The Bcl-2 family member Mcl-1 is essential for macrophage survival. However, the mechanisms that contribute to the expression of Mcl-1 in these cells have not been fully characterized. The present study focused on the role of signal transducer and activator of transcription 3 (STAT3) in regulation of Mcl-1 in macrophages. Sodium salicylate (NaSal) treatment induced apoptotic cell death in primary human macrophages in a dose- and time-dependent fashion. Incubation with NaSal resulted in the loss of mitochondrial transmembrane potential, the release of cytochrome c and second mitochondria-derived activator of caspase/direct IAP binding protein with low pH of isoelectric point (pl) from the mitochondria, and the activation of caspases 9 and 3. Western blot analysis and reverse transcription-polymerase chain reaction demonstrated that NaSal down-regulated the expression of Mcl-1. Electrophoretic mobility shift assay and Western blot analysis for phosphorylated STAT3 demonstrated that STAT3 was constitutively activated in macrophages and that this STAT3 activation was suppressed by NaSal. The activation of STAT3 in macrophages was dependent on Ser727 phosphorylation, in the absence of detectable Tyr705 phosphorylation. Ectopic expression of STAT3 in murine RAW264.7 macrophages rescued the inhibition of Mcl-1 promoter-reporter gene activation and the cell death induced by NaSal treatment, while a dominant-negative STAT3 resulted in cell death. To confirm its role in primary macrophages, STAT3 antisense (AS) oligodeoxynucleotides (ODNs) were employed. STAT3 AS, but not control, ODNs decreased STAT3 and Mcl-1 expression and resulted in macrophage apoptosis. These observations demonstrate that the STAT3-mediated expression of Mcl-1 is essential for the survival of primary human in vitro differentiated macrophages.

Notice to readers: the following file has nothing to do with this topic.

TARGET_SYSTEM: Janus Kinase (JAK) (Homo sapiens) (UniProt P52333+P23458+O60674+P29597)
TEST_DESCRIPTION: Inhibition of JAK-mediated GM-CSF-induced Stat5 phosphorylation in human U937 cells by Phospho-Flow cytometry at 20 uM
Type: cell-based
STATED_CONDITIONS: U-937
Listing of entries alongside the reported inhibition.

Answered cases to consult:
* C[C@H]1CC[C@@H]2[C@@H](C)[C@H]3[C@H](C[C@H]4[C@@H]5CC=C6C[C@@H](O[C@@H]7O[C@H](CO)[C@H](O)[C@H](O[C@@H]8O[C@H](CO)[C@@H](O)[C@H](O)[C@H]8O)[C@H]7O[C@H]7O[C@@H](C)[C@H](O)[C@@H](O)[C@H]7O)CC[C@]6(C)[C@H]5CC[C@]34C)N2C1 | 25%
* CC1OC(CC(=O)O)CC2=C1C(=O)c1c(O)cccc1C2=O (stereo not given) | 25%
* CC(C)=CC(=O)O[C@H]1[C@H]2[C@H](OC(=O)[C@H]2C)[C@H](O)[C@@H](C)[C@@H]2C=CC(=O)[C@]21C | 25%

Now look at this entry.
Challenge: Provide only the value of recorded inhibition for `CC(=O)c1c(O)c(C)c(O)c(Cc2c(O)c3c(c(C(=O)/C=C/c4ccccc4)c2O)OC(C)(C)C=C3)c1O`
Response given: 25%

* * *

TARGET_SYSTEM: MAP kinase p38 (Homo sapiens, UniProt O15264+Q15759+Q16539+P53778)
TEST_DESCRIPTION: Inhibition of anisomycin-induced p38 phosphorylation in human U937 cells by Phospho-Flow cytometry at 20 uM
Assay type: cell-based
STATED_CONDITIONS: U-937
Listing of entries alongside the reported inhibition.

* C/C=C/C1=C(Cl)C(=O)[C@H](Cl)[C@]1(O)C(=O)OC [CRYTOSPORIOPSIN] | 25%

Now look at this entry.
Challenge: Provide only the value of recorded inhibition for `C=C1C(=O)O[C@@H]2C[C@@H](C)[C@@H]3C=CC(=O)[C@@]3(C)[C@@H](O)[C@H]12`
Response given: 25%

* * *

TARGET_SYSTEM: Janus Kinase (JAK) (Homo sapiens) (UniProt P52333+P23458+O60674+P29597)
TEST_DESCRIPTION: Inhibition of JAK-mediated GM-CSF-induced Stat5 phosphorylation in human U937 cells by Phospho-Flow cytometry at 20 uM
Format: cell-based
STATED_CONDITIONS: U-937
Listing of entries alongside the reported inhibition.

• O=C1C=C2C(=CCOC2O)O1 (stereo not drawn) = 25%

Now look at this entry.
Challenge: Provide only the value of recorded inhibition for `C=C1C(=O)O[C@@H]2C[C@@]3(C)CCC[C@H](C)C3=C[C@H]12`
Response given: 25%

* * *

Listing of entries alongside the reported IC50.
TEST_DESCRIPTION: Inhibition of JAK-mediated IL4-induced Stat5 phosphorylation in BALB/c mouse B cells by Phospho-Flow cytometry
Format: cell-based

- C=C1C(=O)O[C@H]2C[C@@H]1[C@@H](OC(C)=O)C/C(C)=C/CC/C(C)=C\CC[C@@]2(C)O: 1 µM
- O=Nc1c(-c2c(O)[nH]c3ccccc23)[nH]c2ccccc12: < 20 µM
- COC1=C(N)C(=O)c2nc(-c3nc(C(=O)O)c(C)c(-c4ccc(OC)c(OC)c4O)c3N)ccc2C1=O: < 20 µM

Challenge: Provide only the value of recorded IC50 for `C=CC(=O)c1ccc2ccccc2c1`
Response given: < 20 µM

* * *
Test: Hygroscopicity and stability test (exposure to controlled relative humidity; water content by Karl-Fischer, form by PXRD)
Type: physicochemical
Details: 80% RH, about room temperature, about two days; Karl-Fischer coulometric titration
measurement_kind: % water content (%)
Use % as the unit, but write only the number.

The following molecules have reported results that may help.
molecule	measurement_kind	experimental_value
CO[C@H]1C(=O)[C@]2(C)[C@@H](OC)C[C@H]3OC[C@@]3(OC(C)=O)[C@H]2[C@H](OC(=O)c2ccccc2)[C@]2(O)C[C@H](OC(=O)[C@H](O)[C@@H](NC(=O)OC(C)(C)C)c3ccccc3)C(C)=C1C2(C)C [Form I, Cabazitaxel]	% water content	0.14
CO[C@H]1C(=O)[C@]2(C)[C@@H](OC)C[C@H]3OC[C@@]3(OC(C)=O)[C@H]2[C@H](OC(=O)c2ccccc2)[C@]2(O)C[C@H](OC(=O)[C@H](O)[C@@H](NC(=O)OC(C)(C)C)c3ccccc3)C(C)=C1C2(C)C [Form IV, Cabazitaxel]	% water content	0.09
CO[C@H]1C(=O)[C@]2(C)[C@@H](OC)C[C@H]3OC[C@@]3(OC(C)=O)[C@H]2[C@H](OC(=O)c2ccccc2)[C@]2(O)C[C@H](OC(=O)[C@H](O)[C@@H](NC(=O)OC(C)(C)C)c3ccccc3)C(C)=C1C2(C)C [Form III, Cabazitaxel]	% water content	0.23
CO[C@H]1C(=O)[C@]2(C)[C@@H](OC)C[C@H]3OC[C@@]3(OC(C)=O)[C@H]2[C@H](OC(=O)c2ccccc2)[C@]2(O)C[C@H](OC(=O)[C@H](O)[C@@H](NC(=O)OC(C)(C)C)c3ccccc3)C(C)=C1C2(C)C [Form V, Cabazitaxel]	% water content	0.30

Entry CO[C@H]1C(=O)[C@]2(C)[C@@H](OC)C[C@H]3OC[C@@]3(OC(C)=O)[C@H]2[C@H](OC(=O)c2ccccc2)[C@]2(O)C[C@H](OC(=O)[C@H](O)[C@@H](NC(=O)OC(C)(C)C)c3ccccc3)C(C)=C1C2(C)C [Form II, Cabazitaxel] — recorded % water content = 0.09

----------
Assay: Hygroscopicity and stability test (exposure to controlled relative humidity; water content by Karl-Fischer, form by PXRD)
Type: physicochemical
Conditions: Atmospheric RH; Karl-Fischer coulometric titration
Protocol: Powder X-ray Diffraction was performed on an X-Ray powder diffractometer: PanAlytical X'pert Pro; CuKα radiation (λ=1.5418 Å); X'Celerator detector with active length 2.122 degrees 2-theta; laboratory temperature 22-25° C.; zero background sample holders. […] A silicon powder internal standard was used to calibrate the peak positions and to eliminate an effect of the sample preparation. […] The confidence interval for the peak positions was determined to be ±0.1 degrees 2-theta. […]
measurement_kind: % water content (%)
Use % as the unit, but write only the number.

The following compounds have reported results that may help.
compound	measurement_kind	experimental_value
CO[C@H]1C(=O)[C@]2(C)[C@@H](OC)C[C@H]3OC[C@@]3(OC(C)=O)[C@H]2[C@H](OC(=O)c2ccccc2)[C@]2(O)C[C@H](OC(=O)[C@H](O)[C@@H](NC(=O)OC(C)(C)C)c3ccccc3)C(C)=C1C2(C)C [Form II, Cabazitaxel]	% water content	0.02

ASJC Scopus subject areas
- Cell Biology